Only then will you get an excellent and good looking product that you can sell.

To prepare clay for use, you’ll have to properly wedge your clay.

It’s a tedious but necessary step.

Let’s go over how how to wedge clay into a soft dough before using it.

Soon you’ll be a pro.

What is clay wedging?

Clay Wedging

This is How You Wedge Clay

Just like any other soil that is porous with lots of different textures, clay is the same.

That’s why before you can mold anything with the  clay, wedging must be done.

Wedging is where the clay is kneaded into a fine and uniform dough like manner.

It’s not going to be as soft, but you get the idea.

The process will remove the air bubbles from the clay and make it ready to be thrown on the potter’s wheel.

Wedging is what helps prevent the final product from breaking or exploding while being fired.

A simple task like remove air pockets can do wonders for your final product. A quality ceramic master piece all starts before anything is even made.

I’ve appraised hundreds of ceramic art and one of the easiest ways to identify fakes and low quality items is by looking really hard all over the surface to see if there are any air pockets or air lumps.

Wedging the clay also ensures that the clay has the right amount of moisture. It’s not too dry and not too wet.

It also makes the clay easy to work with.

Here are some ways you can wedge clay.

Wedging clay with the cutting method

Wire Cut Wedging

Wire Cut Wedging

Use a straight cutting wire and then use it to cut the clay in half.

You do this by using the wire like a floss and pulling it on the clay to create a clean slice.

Then slap the two pieces together with great impact to form a whole lump of clay again.

The process of cutting the clay has to be repeated continuously until all the parts of the clay is cut through.

This process of slicing and slapping together will ensure all the air particles are released and the clay remains fine and smooth.

You’ll need practice to do it well without introducing more air into the clay.

Cone wedging method

Looks like a cone

Looks like a cone

Another method of wedging clay is to use what’s called a cone wedging method.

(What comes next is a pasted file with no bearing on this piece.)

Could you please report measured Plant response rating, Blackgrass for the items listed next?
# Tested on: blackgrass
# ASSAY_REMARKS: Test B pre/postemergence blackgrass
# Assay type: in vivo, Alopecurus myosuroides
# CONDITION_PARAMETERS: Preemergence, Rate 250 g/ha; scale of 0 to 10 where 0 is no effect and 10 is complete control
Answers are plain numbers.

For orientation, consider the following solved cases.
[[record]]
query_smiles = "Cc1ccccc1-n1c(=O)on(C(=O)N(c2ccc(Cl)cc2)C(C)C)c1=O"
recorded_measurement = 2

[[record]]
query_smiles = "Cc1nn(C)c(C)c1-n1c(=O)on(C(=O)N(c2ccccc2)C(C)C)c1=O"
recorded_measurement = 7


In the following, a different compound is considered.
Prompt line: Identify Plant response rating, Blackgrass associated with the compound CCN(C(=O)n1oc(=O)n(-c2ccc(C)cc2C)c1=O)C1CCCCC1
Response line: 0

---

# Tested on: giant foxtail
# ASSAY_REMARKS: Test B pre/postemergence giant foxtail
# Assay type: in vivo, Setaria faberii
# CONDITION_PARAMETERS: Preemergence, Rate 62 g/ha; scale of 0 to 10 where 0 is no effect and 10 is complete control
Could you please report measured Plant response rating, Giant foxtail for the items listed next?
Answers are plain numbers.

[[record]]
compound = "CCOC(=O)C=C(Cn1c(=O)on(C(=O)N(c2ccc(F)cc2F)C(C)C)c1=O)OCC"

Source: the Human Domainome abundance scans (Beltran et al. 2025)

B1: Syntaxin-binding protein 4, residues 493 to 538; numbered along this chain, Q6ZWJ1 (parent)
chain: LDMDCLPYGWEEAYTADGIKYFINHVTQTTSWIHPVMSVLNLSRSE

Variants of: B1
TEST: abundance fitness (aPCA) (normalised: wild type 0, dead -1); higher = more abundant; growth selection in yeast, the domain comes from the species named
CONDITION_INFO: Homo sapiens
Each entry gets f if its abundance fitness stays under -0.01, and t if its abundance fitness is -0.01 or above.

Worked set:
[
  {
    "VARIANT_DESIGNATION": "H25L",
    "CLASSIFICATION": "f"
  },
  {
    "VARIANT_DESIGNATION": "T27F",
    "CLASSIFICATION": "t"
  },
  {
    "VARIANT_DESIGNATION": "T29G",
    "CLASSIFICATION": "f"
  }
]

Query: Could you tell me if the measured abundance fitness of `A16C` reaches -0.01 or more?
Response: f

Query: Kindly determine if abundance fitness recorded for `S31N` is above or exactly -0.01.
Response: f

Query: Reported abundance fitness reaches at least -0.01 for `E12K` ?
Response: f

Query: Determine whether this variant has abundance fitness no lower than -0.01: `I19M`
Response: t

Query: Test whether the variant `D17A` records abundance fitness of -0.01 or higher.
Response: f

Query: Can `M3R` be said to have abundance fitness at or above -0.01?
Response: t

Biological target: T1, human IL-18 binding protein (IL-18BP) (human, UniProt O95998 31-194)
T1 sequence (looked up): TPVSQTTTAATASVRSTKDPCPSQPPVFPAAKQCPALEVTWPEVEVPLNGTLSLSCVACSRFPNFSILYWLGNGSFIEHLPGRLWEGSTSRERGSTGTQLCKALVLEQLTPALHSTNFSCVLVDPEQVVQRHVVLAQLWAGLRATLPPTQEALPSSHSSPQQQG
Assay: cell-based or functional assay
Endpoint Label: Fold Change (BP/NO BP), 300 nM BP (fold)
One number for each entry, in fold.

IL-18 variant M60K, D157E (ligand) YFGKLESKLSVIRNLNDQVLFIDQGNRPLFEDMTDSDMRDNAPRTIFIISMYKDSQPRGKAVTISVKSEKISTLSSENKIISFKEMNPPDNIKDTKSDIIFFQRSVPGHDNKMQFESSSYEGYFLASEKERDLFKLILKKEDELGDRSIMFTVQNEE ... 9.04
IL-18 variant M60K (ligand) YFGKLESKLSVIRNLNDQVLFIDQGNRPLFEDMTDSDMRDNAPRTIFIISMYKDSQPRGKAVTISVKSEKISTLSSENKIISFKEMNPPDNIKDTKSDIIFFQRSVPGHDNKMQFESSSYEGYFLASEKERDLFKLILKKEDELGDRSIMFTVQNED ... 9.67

Here, the idea is to form the clay into a baseball sized ball.

Then you form a cone shape by placing it on a flat surface rolling it mainly on one side.

Ensure that the cone side faces to the right and the thick base side to the left.

Using your right hand, press the clay downwards and try pushing it away, the left hand stays at a right angle with the surface.

This will leave some clay projecting from the cone side on the right hand.

Using the left hand the clay is pressed down and towards the person wedging making it to roll on the projection left this in turn forms a cone shape to the left hand.

Repeat this cycle of clay coning about 40 times and it will ensure that there is no air left in the clay.

Cylinder wedging

Can you see the cylinder?

Can you see the cylinder?

This method resembles the process of preparing wheat flour dough for a cake.

I’m sure you’ve done some baking in your life.

Place a ball of clay on the flat surface and using both hands on the edge of the clay lump.

Press down and slightly inward.

This will make the clay to spread across the surface making it necessary to push it back and slap it back to form a shorter cylinder.

This process is repeated over and over until a smooth cylindrical shape is achieved and the clay is free of air pockets.

Conclusion

The ability to master the art of how to wedge clay properly is the key behind any successful ceramic production process.

The art is simple and no need of spending too much energy and force during the process.

It’s just practice, practice, practice.

Not only will the wedging process eliminate air from the clay it will also make it smooth and easy to work with.

You’ll make better final ceramic pieces and your skills will improve when you start off correctly.